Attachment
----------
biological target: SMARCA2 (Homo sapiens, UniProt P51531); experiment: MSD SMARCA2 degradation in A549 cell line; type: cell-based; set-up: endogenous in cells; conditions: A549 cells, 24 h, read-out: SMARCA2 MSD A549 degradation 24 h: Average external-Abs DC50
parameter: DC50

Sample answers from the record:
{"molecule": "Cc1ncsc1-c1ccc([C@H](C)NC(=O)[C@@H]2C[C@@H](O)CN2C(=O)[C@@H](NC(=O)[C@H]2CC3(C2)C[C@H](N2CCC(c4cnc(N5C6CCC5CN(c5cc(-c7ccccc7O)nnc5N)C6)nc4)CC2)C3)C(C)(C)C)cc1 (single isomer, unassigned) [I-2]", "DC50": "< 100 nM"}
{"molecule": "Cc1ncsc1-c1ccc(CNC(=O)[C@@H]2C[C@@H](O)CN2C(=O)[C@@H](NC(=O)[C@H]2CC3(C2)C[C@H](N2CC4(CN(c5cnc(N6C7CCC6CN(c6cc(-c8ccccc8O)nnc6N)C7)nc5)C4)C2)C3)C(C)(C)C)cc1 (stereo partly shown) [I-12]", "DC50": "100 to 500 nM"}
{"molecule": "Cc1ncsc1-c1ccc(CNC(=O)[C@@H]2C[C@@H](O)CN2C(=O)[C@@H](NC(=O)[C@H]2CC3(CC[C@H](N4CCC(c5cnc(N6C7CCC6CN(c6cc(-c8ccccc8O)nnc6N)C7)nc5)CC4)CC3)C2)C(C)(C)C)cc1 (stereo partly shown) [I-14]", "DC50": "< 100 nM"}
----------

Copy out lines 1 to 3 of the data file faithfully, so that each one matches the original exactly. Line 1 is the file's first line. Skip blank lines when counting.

biological target: SMARCA2 (Homo sapiens, UniProt P51531); experiment: MSD SMARCA2 degradation in A549 cell line; type: cell-based; set-up: endogenous in cells; conditions: A549 cells, 24 h, read-out: SMARCA2 MSD A549 degradation 24 h: Average external-Abs DC50
parameter: DC50

Sample answers from the record: